Profit Maximization Definition
It is mainly concerned with the determination of price and output level that returns the maximum profit. It is an important assumption that helped economists in the formulation of various economic theories, such as price and production theories.
Table of Content
- 1 Profit Maximization Definition
- 2 Profit Maximisation Formula
- 3 Profit Maximisation in Short Run
- 4 Profit Maximisation in Long Run
- 5 Business Economics Tutorial
Profit Maximisation Formula
According to conventional economists, profit maximization is the only objective of organisations, making it as the base of conventional theories. It is also regarded as the most reasonable and productive business objective of an organisation.
The total profit (Π) of a business organisation is calculated by taking the difference between Total Revenue (TR) and Total Cost (TC). Thus,
Π =TR- TC
Profit is maximum when the difference between the total revenue and total cost is maximum.
For profit maximization, two conditions must be fulfilled, namely, the
First Order Condition
Under first order condition, Marginal Revenue (MR) should be equal to Marginal Cost (MC).
Marginal revenue can be defined as the revenue generated from sale of the last unit of output, on the other hand, marginal cost can be described as the cost incurred in the production of one additional unit of output. Both TR and TC functions involve a common variable, which is output level (Q).
The first order condition states that the first derivative of profit must be equal to zero.
We know Π =TR- TC
Taking its derivative with respect to Q,
∂Π / ∂Q = ∂TR/ ∂Q -∂TC/ ∂Q= 0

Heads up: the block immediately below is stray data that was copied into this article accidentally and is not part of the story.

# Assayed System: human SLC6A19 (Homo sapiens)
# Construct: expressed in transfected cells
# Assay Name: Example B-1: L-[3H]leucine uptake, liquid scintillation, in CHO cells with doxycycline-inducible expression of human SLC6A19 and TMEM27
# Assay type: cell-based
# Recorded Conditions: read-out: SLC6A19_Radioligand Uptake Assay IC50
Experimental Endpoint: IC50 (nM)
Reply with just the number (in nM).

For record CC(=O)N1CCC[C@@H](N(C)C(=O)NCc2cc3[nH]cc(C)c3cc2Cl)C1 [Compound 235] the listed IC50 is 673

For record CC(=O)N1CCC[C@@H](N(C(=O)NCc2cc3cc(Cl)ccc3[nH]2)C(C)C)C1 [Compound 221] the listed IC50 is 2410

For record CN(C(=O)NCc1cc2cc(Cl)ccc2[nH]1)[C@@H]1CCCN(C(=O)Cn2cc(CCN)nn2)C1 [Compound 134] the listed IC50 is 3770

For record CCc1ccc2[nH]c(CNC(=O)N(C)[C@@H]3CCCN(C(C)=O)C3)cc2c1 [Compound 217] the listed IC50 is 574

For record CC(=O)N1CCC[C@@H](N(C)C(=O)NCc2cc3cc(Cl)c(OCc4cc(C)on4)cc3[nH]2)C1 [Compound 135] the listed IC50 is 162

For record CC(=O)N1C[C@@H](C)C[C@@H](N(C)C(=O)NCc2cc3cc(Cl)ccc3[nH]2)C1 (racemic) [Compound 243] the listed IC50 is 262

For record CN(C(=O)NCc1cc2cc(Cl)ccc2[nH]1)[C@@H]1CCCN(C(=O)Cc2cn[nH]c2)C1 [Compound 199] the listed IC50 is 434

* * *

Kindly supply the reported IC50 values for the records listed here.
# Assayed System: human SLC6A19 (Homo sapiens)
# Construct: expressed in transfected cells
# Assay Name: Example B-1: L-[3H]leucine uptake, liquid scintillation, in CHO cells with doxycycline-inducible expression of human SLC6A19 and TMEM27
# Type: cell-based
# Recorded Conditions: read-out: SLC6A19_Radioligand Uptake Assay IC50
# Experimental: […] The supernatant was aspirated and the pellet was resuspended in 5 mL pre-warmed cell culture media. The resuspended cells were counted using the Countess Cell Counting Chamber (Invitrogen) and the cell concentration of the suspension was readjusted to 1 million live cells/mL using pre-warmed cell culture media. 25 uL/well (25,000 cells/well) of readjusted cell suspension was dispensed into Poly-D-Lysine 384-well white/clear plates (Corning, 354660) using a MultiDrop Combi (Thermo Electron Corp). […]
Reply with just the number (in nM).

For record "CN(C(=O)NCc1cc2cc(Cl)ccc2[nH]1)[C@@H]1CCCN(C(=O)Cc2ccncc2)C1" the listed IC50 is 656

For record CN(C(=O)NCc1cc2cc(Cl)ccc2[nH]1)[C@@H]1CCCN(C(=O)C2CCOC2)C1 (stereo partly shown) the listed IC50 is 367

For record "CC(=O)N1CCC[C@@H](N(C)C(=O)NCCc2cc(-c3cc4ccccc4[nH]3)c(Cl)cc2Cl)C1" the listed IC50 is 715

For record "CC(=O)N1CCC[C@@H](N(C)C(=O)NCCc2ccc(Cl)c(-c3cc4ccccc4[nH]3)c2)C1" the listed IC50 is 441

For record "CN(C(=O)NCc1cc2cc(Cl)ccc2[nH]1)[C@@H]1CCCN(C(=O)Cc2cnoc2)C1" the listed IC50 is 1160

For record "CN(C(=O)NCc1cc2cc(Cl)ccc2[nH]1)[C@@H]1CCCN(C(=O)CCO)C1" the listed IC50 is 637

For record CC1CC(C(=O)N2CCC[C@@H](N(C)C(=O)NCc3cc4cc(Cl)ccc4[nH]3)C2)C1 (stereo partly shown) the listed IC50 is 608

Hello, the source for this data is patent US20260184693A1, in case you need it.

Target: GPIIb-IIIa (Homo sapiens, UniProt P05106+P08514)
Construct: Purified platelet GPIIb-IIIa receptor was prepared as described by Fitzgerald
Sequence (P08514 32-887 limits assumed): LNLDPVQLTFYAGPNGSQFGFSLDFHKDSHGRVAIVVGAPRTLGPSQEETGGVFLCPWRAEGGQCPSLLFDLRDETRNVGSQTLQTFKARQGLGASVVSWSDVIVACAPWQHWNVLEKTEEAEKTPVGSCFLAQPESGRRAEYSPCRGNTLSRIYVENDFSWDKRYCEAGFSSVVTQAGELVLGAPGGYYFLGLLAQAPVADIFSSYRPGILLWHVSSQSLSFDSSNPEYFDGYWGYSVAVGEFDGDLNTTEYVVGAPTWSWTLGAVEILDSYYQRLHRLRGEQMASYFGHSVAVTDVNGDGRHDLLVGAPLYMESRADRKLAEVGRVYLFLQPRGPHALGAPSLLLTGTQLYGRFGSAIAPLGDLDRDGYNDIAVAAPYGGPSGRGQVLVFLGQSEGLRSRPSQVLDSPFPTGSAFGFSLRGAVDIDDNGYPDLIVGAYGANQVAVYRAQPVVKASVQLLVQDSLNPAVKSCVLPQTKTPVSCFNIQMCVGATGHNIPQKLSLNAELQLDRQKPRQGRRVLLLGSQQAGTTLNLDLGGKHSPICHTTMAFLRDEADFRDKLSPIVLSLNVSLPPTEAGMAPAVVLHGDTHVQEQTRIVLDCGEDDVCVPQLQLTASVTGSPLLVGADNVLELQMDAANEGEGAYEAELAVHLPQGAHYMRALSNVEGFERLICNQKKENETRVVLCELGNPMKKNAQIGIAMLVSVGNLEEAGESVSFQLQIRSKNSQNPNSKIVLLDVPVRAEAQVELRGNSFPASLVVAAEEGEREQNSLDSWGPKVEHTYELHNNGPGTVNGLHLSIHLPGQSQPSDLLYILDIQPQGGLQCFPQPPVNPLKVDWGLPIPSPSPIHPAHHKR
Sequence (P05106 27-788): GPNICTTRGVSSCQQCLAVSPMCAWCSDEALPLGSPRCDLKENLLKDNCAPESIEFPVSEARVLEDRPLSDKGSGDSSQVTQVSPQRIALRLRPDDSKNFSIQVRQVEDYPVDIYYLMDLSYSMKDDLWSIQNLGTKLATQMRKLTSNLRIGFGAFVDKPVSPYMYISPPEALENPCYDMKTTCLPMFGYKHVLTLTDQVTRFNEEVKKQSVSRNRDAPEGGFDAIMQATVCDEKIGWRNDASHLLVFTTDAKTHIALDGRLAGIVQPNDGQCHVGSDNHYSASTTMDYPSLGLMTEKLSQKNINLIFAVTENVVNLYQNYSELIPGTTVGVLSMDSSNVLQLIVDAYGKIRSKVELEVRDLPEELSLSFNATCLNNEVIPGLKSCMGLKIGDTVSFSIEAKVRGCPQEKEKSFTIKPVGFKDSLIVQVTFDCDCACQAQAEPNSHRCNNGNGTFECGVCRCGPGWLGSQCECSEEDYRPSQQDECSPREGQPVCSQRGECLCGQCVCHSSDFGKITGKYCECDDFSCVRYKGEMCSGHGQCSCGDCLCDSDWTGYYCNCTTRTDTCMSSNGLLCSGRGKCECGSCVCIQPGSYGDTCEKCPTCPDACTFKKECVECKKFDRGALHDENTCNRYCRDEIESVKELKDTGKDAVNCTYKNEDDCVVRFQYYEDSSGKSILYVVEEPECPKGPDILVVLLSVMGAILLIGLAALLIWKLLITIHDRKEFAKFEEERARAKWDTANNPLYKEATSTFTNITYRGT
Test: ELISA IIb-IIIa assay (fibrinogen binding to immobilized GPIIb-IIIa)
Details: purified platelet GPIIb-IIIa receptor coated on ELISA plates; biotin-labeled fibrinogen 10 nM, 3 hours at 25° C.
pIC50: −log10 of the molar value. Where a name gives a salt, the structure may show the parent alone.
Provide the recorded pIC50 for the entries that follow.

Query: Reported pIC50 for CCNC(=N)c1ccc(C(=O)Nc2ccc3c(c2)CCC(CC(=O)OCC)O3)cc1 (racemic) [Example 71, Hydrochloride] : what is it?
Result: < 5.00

This condition holds only when ∂TR/ ∂Q = ∂TC/ ∂Q
∂TR/ ∂Q provides the slope of the TR curve, which, in turn, gives MR. On the other hand, ∂TC/ ∂Q gives the slope of the TC curve, which is the same as MC. Thus, the first-order condition for profit maximisation
Second Order Condition
Second order condition requires that the first order condition must be satisfied in case of decreasing MR and rising MC. This condition is shown in Figure 1:
As shown in Figure 1, MR and MC curves are derived from TR and TC functions. It can also be observed from Figure 1 that MR and MC curves intersect at points P1 and P2. At point P2, MR is less than MC, thus, the second order condition is satisfied at point P2. Numerically, the second order condition is given as:
∂2Π / ∂Q2 = ∂2TR/ ∂Q2 — ∂2TC/ ∂Q2
∂2TR/ ∂Q2 — ∂2TC/ ∂Q2 < 0
∂2TR/ ∂Q2 < ∂2TC/ ∂Q2
Slope of MR < Slope of MC
From the aforementioned equation, it can be concluded that MC must have a steeper slope than MR or MC must intersect from below. Thus, profit is maximised when both the first and second order conditions are satisfied.
As mentioned, profit maximisation happens both in the short run as well as long run. Let us study about both the cases in the subsequent sections.
Profit Maximisation in Short Run
Short run can be defined as a time period in which at least one input is fixed. However, the period of time that can be considered as the short run is completely dependent on the industry’s characteristics.
For example, service industries can attain profit in two weeks after operations. In this case, two weeks can be considered as short run. In the short run, profit maximisation occurs in different types of market structures (perfect competition and imperfect competition).